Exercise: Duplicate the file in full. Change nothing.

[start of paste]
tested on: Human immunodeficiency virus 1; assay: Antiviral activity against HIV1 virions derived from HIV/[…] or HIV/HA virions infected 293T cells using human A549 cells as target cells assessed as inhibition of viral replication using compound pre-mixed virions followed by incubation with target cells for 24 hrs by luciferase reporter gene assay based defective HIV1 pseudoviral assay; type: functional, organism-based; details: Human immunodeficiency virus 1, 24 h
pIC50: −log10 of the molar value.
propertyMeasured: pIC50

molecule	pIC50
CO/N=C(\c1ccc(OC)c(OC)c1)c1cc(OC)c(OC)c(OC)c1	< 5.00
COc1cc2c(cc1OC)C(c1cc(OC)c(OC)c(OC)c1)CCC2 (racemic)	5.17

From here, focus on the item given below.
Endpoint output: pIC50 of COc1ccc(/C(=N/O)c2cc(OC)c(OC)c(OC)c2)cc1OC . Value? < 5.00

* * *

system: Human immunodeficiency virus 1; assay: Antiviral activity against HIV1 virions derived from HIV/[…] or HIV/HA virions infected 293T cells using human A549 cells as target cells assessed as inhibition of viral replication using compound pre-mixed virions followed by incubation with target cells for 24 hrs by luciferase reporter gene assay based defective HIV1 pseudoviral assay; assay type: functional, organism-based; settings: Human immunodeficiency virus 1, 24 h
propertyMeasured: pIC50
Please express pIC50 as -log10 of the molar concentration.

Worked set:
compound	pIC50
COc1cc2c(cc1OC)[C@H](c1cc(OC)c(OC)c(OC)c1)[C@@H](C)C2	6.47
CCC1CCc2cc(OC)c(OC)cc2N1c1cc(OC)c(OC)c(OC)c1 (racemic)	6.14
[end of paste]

tested on: Human immunodeficiency virus 1; assay: Antiviral activity against HIV1 virions derived from HIV/[…] or HIV/HA virions infected 293T cells using human A549 cells as target cells assessed as inhibition of viral replication using compound pre-mixed virions followed by incubation with target cells for 24 hrs by luciferase reporter gene assay based defective HIV1 pseudoviral assay; type: functional, organism-based; details: Human immunodeficiency virus 1, 24 h
pIC50: −log10 of the molar value.
propertyMeasured: pIC50

molecule	pIC50
CO/N=C(\c1ccc(OC)c(OC)c1)c1cc(OC)c(OC)c(OC)c1	< 5.00
COc1cc2c(cc1OC)C(c1cc(OC)c(OC)c(OC)c1)CCC2 (racemic)	5.17

From here, focus on the item given below.
Endpoint output: pIC50 of COc1ccc(/C(=N/O)c2cc(OC)c(OC)c(OC)c2)cc1OC . Value? < 5.00

* * *

system: Human immunodeficiency virus 1; assay: Antiviral activity against HIV1 virions derived from HIV/[…] or HIV/HA virions infected 293T cells using human A549 cells as target cells assessed as inhibition of viral replication using compound pre-mixed virions followed by incubation with target cells for 24 hrs by luciferase reporter gene assay based defective HIV1 pseudoviral assay; assay type: functional, organism-based; settings: Human immunodeficiency virus 1, 24 h
propertyMeasured: pIC50
Please express pIC50 as -log10 of the molar concentration.

Worked set:
compound	pIC50
COc1cc2c(cc1OC)[C@H](c1cc(OC)c(OC)c(OC)c1)[C@@H](C)C2	6.47
CCC1CCc2cc(OC)c(OC)cc2N1c1cc(OC)c(OC)c(OC)c1 (racemic)	6.14